Income-driven repayment plans
Income-driven repayment plans are available on federal student loans. You can choose from several different repayment plans, but each plan allows you to pay a comfortable amount based on what you earn each month.
In many cases, your payment can be reduced to just 10% of your discretionary income. Once you’ve finished your repayment plan, which can run from between 20 and 25 years, your balance can be forgiven — meaning you won’t need to repay the remaining balance.
If you have several federal loans, a federal Direct Consolidation Loan is another alternative to explore. Student loan consolidation lets you combine several federal loans into one. Your new interest rate will be a weighted average of your existing loans, so it might not be lower. But consolidating can allow you to simplify your loan payments because you’ll be paying on a single loan instead of multiple loans with multiple due dates.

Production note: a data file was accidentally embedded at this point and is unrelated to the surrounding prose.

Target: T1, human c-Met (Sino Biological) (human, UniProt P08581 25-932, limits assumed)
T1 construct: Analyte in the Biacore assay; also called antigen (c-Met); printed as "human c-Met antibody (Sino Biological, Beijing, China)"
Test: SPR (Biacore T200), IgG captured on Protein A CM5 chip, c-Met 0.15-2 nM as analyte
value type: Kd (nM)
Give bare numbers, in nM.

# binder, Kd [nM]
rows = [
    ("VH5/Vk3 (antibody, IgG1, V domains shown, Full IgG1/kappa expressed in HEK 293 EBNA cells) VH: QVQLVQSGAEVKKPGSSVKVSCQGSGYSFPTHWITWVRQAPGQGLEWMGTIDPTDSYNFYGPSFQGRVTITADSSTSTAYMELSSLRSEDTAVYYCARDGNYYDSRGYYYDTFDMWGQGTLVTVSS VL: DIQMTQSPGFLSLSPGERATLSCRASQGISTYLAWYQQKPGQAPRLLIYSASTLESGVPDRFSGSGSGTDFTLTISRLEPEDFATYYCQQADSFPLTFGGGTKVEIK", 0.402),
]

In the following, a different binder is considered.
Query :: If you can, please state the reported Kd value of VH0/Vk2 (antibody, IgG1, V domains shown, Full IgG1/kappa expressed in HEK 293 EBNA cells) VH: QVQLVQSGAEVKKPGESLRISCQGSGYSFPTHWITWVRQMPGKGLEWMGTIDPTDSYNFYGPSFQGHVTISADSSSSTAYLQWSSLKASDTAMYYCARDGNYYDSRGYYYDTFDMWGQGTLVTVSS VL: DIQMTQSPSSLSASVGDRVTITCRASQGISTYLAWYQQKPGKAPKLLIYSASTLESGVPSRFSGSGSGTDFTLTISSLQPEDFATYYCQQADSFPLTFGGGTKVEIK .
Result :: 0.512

You can also refinance multiple private student loans, federal student loans or a combination of both with a private lender. You’ll take out a single new loan that you use to pay off your existing loans. You’ll have one, easy-to-manage payment, and you might receive a lower interest rate. But think carefully before refinancing your federal loans into a private loan — if you do this, you’ll lose federal benefits and protections, like Public Service Loan Forgiveness and income-driven repayment plans.